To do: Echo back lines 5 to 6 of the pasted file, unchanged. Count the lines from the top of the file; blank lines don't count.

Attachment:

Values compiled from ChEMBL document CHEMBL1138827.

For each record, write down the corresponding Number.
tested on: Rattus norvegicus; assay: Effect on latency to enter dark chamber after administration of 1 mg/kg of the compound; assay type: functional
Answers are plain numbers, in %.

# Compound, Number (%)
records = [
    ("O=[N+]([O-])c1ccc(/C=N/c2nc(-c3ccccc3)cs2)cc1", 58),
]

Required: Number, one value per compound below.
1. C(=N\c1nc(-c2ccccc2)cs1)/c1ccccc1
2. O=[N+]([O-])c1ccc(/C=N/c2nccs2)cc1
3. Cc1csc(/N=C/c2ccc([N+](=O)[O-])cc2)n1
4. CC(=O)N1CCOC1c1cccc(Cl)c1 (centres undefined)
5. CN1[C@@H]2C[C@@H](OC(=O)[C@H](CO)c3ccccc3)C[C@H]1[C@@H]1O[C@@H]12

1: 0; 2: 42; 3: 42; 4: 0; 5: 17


# Compound, Number (%)
records = [